Seth L. Sanders, editor.
With contributions by Seth L. Sanders, John Kelly, Gonzalo Rubio, Jacco Dieleman, Jerrold Cooper, Christopher Woods, Annick Payne, William Schniedewind, Michael Silverstein-, Piotr Michalowski, Paul-Alain Beaulieu, Theo van den Hout, Paul Zimansky, Sheldon Pollock, and Peter Machinist.
The Oriental Institute, Chicago
© 2005 by The University of Chicago. All rights reserved.
Published 2005. Printed in the United States of America.
Volumes in this new series publish the proceedings from small, focused seminars that explore important theoretical, methodological, and cross-culturally significant topics relating to broader issues in the Near East.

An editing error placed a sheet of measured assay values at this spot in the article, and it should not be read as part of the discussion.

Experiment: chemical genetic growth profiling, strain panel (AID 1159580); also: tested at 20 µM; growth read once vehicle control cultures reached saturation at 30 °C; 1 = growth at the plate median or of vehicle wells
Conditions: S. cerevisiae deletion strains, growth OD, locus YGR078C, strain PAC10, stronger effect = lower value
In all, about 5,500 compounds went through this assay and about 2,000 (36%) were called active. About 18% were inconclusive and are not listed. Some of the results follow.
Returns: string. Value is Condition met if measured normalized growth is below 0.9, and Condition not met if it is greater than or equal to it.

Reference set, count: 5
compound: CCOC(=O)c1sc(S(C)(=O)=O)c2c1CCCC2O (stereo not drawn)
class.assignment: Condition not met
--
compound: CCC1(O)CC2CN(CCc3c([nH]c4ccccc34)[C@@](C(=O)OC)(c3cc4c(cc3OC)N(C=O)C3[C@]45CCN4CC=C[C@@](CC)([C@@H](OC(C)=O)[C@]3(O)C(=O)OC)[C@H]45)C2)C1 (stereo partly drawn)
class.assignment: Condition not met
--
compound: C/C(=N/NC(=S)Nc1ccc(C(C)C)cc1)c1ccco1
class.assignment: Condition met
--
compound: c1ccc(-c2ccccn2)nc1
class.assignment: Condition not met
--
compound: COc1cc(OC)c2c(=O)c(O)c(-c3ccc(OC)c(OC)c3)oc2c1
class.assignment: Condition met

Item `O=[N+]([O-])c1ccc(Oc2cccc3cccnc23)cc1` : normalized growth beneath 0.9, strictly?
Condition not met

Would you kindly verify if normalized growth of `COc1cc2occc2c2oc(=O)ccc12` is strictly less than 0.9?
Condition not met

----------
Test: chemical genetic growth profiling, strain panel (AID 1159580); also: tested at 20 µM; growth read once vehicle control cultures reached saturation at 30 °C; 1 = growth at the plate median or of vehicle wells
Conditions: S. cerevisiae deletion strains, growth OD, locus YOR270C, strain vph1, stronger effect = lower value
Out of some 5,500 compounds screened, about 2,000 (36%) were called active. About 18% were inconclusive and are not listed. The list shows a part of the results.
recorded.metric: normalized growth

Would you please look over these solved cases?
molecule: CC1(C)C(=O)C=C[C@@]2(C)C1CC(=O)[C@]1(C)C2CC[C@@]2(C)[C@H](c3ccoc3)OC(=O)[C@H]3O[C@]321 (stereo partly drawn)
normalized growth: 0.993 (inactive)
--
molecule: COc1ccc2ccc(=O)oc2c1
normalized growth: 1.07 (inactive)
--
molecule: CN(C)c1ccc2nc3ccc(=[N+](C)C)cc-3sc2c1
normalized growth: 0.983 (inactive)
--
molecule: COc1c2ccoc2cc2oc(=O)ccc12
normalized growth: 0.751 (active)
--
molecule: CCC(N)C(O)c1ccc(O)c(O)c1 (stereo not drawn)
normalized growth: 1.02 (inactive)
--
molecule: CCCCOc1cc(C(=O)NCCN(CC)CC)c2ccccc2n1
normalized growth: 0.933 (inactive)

Writing and the state both first began in the ancient Near East. The origins of history are traced to the place where they met. But what did they actually have to do with each other? Most of ancient Near Eastern philology consists of careful examination of the leavings of the state scribes; it has revealed a treasure-house of ancient culture, from haunting poetry to onion archives. But there is a crucial blind spot in our perspective on the largest and oldest archive of the ancient world: the relationship between the vast body of official writing and the actual life of language as spoken, understood, and imagined by ancient Near Eastern people. The vital relationships between language and ethnicity, the connections between languages of empire and local identity, and way languages are born, live and die in writing has remained the subject of more speculation than rigorous research. If recorded history began in the ancient Near East, we are just beginning to explore the powerful creative relationship between writing and the political identities of the Near EastŐs cultures. Collectively, the articles here provide well-documented challenges to conventional wisdom about that for which people actually used Sumerian, Egyptian, Hittite, and Hebrew. This conference was the first to bring leading philologists together with anthropologists and social theorists to explore what writing meant to politics in the ancient Near East. The conference was designed to encourage philologists to talk to theorists about how their material matters. It seems to have worked. The papers and responses give a vivid sense of the stakes and consequences of the oldest written texts in the twenty-first century. We met over two days, on February 25-26, 2005, at the University of Chicago Oriental InstituteŐs James Breasted Auditorium. Fourteen participants attended; Piotr Michalowski, our fifteenth, was out of the country on an international research project.
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